Thursday, November 27, 2014

Superman #36 - A Review

Ulysses - strange visitor from another world, possessing powers far beyond those of mortal man - has come to the conclusion that humanity is doomed.  Unable to think of any way to turn his amazing powers toward fixing the world of his birth, he has instead elected to take six million people to the Fourth Dimension, to the better world which raised him. Naturally, this is a source of great concern to Superman, who is starting to wonder if the paradise which Ulysses spoke of is truly as grand as he claims.

Geoff Johns understands Superman as few writers today do.  His Superman is the epitome of hope and idealism, as he should be.  Johns also realizes the importance of Lois Lane and Jimmy Olsen to the oeuvre of Superman and does a fine job using them to explore the problems with Ulysses' promises from another perspective.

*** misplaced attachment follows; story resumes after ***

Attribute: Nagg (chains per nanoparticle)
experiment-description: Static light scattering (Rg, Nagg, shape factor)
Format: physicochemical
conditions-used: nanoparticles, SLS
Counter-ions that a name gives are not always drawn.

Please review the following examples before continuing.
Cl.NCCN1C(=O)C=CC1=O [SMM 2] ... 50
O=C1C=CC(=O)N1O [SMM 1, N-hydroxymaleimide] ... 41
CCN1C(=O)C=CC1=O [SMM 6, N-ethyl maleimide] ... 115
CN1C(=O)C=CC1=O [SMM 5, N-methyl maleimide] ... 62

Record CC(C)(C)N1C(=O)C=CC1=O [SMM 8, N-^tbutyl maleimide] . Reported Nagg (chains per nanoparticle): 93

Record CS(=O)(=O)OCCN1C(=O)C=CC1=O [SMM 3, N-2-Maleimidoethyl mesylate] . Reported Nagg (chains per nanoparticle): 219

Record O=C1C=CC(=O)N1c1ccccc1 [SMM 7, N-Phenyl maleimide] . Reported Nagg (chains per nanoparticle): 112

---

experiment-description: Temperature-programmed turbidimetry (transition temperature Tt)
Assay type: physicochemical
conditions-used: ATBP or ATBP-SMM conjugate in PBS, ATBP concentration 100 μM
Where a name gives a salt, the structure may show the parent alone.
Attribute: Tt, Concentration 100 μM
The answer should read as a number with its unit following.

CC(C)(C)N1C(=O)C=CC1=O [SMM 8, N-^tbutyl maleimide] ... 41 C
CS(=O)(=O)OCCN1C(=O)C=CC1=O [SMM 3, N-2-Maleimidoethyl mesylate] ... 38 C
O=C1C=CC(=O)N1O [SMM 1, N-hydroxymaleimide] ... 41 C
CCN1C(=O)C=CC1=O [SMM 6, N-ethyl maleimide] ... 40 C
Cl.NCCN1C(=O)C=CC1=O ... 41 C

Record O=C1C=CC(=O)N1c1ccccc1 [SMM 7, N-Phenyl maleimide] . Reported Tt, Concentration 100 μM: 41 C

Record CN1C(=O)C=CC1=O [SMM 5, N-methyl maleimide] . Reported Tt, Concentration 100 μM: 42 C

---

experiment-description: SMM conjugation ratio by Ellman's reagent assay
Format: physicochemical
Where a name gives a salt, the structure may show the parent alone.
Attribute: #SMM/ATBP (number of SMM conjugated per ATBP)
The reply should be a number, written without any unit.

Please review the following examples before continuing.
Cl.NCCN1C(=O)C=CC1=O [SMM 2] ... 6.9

What can I say about the art of this book that hasn't been said already?  John Romita Jr. is in fine form here, with inker Klaus Janson giving the finished art a much lighter touch than usual, as befits the lighter and brighter aesthetic of Superman compared to other projects JRJ and Janson collaborated on in the past.  This vibrant feeling is further enhanced by the colors of Laura Martin.

Wednesday, November 26, 2014

All New Invaders #12 - A Review

Fans of James Robinson's Times Past stories from his classic Starman series would do well to pick up this issue of All New Invaders.  In truth this issue isn't about The Invaders, instead centering upon another classic hero team of yesteryear - Freedom's Five.  The WWI equivalent of The Invaders, this flashback issue is all about four of The Five teaming with the Iron Fist of that era against an even greater menace than The Central Powers - Martians!